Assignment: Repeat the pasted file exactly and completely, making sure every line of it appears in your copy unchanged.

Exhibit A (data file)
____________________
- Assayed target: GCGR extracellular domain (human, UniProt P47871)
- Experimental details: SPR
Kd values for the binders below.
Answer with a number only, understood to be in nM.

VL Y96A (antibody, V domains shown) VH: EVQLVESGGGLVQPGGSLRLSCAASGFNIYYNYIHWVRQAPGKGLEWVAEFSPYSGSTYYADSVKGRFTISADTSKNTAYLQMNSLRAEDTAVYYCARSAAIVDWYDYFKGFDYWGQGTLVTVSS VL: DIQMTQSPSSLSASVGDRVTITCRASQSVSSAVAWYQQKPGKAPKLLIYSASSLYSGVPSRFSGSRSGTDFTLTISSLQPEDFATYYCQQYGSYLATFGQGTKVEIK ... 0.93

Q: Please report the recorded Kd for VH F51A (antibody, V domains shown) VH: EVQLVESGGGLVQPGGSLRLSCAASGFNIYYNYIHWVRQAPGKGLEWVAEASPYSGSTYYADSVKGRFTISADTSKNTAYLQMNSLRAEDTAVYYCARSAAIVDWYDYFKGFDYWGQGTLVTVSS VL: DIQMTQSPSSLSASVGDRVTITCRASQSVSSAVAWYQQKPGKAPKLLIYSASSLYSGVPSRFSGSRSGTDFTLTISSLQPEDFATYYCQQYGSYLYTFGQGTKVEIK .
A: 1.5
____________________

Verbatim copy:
- Assayed target: GCGR extracellular domain (human, UniProt P47871)
- Experimental details: SPR
Kd values for the binders below.
Answer with a number only, understood to be in nM.

VL Y96A (antibody, V domains shown) VH: EVQLVESGGGLVQPGGSLRLSCAASGFNIYYNYIHWVRQAPGKGLEWVAEFSPYSGSTYYADSVKGRFTISADTSKNTAYLQMNSLRAEDTAVYYCARSAAIVDWYDYFKGFDYWGQGTLVTVSS VL: DIQMTQSPSSLSASVGDRVTITCRASQSVSSAVAWYQQKPGKAPKLLIYSASSLYSGVPSRFSGSRSGTDFTLTISSLQPEDFATYYCQQYGSYLATFGQGTKVEIK ... 0.93

Q: Please report the recorded Kd for VH F51A (antibody, V domains shown) VH: EVQLVESGGGLVQPGGSLRLSCAASGFNIYYNYIHWVRQAPGKGLEWVAEASPYSGSTYYADSVKGRFTISADTSKNTAYLQMNSLRAEDTAVYYCARSAAIVDWYDYFKGFDYWGQGTLVTVSS VL: DIQMTQSPSSLSASVGDRVTITCRASQSVSSAVAWYQQKPGKAPKLLIYSASSLYSGVPSRFSGSRSGTDFTLTISSLQPEDFATYYCQQYGSYLYTFGQGTKVEIK .
A: 1.5